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Friday, June 17, 2022

Arabian Business - Factors causing inflation of fuel and food prices ‘beyond the control of central banks’: experts

By Century Financial in Century in News

Arabian Business - Factors causing inflation of...
Vijay Valecha, Special to Arabian Business June 17, 2022

The recent UAE move to raise interest rates would take time to curb inflation, as supply-side factors continue to put pressure on commodity prices, a leading economist told Arabian Business.

Central banks across the Gulf have followed the US Federal Reserve’s decision to lift key interest rates in an attempt drag inflation down – but Scott Livermore, chief economist at Oxford Economics Middle East, said that in the UAE, the move “will do little to curb current levels of inflation in the short term.”

Recent geopolitical events, as well as ongoing supply chain disruptions, have already put undue pressure on the prices of energy, food, and other commodity prices – and these factors are “beyond the control of central banks,” Livermore said.

“The impact of interest rates takes time to feed through to demand – typically 12-18 months,” he added, noting both higher inflation and interest rates will be detrimental to overall consumer sentiment.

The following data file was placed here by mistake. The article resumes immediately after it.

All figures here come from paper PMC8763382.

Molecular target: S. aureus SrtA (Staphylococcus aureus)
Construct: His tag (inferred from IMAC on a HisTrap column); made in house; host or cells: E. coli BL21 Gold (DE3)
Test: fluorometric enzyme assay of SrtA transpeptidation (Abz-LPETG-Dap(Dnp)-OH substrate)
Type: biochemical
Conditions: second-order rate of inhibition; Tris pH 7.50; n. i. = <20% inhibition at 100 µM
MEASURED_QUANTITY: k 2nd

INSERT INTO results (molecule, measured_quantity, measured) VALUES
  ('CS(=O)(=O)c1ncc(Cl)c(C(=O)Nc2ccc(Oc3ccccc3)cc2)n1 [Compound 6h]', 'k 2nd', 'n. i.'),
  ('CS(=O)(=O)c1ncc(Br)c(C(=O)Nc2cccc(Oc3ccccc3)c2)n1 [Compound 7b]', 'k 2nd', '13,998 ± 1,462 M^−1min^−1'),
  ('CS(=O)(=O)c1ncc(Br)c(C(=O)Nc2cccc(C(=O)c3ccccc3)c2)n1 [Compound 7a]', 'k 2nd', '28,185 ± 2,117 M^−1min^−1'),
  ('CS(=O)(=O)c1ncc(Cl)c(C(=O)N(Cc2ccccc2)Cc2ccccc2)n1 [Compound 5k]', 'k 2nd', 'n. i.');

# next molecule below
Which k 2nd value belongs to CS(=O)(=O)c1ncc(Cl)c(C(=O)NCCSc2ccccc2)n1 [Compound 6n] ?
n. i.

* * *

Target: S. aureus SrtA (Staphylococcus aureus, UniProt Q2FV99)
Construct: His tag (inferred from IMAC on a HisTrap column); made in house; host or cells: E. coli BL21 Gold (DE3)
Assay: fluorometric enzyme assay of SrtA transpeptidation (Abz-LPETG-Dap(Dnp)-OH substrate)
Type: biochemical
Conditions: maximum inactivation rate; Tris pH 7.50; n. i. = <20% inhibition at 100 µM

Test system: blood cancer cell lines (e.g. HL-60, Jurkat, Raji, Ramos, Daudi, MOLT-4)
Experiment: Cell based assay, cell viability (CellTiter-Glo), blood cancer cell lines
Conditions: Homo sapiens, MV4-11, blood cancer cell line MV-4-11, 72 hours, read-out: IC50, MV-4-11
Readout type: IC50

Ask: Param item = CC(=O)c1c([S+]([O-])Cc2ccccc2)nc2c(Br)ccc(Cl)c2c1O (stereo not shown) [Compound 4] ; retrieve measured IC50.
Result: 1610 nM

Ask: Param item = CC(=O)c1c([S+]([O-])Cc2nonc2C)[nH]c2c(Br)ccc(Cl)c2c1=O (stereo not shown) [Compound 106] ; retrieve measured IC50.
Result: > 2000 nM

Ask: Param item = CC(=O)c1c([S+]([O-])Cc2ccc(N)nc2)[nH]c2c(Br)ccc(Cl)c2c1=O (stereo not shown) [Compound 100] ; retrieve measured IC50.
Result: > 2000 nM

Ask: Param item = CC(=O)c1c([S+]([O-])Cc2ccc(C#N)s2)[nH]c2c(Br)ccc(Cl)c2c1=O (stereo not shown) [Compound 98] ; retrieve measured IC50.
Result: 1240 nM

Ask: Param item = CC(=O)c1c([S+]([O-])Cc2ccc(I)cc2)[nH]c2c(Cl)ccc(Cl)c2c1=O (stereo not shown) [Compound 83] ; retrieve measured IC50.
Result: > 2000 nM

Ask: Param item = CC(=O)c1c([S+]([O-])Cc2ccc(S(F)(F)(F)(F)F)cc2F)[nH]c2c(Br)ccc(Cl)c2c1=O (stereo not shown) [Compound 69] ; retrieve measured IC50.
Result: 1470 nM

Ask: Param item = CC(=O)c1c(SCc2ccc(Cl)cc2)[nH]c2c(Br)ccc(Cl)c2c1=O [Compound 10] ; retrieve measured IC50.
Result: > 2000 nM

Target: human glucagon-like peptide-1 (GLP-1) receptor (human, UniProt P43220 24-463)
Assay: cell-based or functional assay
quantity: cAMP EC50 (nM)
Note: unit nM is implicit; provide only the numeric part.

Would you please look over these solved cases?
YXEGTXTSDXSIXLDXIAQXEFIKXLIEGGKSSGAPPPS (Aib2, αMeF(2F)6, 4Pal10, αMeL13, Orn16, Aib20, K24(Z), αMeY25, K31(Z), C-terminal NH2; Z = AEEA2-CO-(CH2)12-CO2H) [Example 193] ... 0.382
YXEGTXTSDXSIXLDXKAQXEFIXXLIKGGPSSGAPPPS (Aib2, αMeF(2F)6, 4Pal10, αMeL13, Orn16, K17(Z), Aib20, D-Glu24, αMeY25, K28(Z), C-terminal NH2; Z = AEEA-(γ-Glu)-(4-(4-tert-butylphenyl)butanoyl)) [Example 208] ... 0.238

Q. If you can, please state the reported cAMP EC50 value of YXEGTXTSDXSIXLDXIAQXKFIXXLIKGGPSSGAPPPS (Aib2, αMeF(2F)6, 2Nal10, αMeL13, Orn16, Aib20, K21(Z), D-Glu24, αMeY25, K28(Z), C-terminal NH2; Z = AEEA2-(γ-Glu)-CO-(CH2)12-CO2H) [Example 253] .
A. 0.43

According to Vijay Valecha, chief investment officer at Dubai-based consultant Century Financial, the rate hike will be reflected on all loans and mortgages, pushing UAE consumers to spend less, especially as the use of credit cards is high in the country.

“The aggressive move will result in higher borrowing costs in turn causing consumers to spend less and ultimately cooling the pressure on prices,” he told Arabian Business.

“For now, consumers may feel the sting of higher prices more acutely than the pinch of a three-quarter point bump. But stack several rates increases together and consumers will start to feel the pressure,” he added.

Valecha said future hikes may be expected to further curb high inflation and this might “aggressively” affect consumers’ spending decisions. However, he noted that higher interest rates will eventually cool down inflation in the long run.

Consumers in the UAE have been feeling the brunt of high commodity prices recently. An earlier report by Emirates NBD said consumer inflation rose to 4.6 percent in April 2022 compared to the same month last year.

Transport costs led the jump in inflation, the report showed, followed by food prices, which were up 8.6 percent year-on-year.

According to PwC, interest rates were generally cut low to stimulate demand at the beginning of the Covid-19 pandemic. When interest rates are low, demand goes up, which also drives up consumer prices.

The US Federal Reserve had earlier mentioned plans to raise interest rates to control inflation, and GCC central banks were keen to follow suit.

More so in the Gulf, PwC said subsidy regimes “held bank inflation for many years, but many aspects of them have been withdrawn since 2016.”

Source:
Arabian Business